ELS Spotlight With Brandon Gentry
Brandon Gentry is a Vice President and Loan Officer for Cross County Bank in Wynne, Arkansas.
I have been in banking since 2005 when I took a job as a teller with Twin City Bank in Little Rock upon graduating from ASU Jonesboro. I worked at Twin City/Centennial Bank until 2011. In 2011, I moved to Wynne, AR and started working at Cross County Bank. My responsibilities involve managing a loan portfolio, handling cash flow analysis on large credits over 1MM, managing the bank’s appraisal process, and I sit on loan committee as a voting member. Also, I am involved with the local community as I sit on the Executive Board for the Cross County Chamber of Commerce, and am a Board member for the Technology Center for the Delta. In the past, I have served as Chairman and Vice-Chairman of Group 1 of the ABA and I am a member of Leadership Arkansas Class XIV.
What is the most important leadership lesson that you’ve learned?
One of the most important leadership lessons that I have learned over the years is to lead by example. Meaning, don't ask someone to do something that you yourself are not willing to do yourself. Showing co-workers and people you manage that you are willing to get down in the trenches with them to do what needs to be done will go a long way. By doing so people will trust and support you more than they would were you to say go do something, but not be willing to help along the way. They will be willing to go out of their way to make sure things get done if you show them the same willingness. Also, in my experience showing this kind of support to those you lead or co-work with will improve your office morale and increase overall productivity. So get out there and help and be involved where you can.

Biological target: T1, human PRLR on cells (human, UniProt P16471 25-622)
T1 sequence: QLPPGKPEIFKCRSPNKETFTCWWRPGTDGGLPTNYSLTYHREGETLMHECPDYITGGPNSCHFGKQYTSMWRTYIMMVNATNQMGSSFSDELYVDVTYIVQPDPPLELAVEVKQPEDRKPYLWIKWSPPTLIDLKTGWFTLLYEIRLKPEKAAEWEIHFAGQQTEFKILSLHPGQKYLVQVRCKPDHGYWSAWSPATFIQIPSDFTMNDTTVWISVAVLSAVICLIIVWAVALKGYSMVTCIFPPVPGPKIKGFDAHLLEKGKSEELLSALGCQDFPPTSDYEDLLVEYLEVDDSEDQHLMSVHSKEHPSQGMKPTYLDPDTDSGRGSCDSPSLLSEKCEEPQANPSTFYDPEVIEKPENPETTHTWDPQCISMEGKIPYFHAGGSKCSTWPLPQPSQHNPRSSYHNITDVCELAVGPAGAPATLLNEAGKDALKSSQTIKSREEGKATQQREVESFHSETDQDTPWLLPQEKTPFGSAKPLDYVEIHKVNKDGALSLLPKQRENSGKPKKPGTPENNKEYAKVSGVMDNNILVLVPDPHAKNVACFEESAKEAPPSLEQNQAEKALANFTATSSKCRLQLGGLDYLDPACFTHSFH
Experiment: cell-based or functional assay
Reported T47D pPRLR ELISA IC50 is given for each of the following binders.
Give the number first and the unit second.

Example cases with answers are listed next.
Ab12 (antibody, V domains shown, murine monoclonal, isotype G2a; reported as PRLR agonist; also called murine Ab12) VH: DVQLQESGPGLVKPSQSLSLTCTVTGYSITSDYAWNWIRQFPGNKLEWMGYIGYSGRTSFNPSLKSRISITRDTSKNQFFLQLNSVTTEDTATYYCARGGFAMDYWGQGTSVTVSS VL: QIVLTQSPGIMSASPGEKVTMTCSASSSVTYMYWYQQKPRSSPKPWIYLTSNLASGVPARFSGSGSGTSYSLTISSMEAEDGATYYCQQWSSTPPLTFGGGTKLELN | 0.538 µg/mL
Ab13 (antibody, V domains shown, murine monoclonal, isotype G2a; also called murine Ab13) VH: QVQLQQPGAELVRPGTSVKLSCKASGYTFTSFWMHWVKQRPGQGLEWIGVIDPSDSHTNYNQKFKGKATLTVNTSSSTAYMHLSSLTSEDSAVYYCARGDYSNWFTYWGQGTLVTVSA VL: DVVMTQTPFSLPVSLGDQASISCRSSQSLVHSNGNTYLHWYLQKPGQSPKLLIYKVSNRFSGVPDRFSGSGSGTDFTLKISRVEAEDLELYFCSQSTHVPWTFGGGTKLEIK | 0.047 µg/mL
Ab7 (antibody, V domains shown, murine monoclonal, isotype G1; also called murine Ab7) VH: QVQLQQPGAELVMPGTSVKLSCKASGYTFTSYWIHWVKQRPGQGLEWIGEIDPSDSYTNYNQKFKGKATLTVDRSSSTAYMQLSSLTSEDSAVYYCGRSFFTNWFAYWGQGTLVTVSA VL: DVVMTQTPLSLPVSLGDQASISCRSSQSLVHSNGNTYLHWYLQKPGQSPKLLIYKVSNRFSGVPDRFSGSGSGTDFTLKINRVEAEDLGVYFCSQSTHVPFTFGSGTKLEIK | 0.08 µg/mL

What does effective leadership look like to you?
There are many forms of effective leadership in my opinion. To me, effective leadership consists of two primary qualities, the ability to lead through Action and the ability to Communicate clearly. These two are interdependent of each other as one without the other is ineffective.